VH: Very tempting!
My last question is about bioethics. Strachan Donnelley, a philosopher, apparently coined this concept of the “troubled middle” to describe people who love animals and care about their welfare, and yet don’t have a moral problem with eating them or having scientists do research on them. I’m probably in that muddled middle somewhere, and you write that you are, too. Are there any guiding principles in that middle that we can turn to in sticky situations? I guess another way to ask this is, what is at the heart of animal welfare?
EA: Well, the first thing to note is that if you’re in the troubled middle — and I really think that the vast majority of us are — then overly broad, blanket ethical statements don’t work very well. Most of us don’t want to ban all use of animals in research, nor do we want to allow scientists to use as many animals as they want for anything they want anytime they want. So we need to think about each proposed use of animals on a case-by-case basis. In doing that, we should be evaluating the cost to animals against the potential gain. So I don’t mind sacrificing some mice in order to study Alzheimer’s, for instance, but I’m not so willing to sanction animal experimentation in the search of, say, a better treatment for wrinkles.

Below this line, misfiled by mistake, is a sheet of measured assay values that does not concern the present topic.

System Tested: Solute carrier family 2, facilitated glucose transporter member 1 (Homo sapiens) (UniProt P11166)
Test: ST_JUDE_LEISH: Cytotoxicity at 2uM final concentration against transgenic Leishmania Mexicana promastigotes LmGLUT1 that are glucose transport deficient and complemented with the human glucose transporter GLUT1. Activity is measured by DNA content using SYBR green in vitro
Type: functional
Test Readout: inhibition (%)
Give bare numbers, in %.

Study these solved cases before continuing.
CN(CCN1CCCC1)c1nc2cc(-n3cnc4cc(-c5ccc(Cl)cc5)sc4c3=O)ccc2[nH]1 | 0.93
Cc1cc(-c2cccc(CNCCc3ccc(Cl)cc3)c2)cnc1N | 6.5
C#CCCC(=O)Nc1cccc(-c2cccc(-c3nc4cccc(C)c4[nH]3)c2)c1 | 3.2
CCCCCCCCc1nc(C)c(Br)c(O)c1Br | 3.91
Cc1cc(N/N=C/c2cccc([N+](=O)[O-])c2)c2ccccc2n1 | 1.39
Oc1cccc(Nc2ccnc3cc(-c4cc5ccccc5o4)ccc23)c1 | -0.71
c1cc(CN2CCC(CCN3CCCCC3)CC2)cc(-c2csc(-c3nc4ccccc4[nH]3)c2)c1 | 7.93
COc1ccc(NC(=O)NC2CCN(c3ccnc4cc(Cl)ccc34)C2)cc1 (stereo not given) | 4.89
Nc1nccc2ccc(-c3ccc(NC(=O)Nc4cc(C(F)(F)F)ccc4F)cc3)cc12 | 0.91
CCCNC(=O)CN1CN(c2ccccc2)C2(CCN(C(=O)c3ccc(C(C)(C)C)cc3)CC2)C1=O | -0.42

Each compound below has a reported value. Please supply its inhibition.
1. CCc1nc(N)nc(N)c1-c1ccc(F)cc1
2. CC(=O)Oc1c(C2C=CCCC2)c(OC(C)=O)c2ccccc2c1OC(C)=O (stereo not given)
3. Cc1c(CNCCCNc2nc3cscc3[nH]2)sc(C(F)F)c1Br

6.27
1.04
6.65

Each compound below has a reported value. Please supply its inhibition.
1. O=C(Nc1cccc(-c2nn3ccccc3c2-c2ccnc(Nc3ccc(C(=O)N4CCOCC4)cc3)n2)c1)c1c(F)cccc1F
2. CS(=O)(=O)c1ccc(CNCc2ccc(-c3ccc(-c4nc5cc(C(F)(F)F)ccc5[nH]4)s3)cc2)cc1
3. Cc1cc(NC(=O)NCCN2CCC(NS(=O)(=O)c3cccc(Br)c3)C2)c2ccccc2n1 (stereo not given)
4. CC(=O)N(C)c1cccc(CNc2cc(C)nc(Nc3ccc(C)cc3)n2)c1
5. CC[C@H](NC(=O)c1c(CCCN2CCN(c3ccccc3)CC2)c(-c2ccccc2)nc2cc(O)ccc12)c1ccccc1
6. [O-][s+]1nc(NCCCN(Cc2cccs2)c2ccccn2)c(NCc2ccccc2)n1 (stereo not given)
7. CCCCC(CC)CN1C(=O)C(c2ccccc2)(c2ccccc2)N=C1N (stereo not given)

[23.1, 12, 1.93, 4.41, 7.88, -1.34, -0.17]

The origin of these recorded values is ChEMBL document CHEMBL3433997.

And the second point that I think is important is that even in those instances in which we decide animal use is justified, we should still take welfare seriously. So just because a mouse is destined for Alzheimer’s research doesn’t mean that we can shrug off our ethical obligations to treat that mouse well during its scientific service. (That means providing anesthesia and pain control, when necessary, as well as comfortable living conditions, physical and mental stimulation, etc.) Even experimental animals deserve the best quality of life we can give them.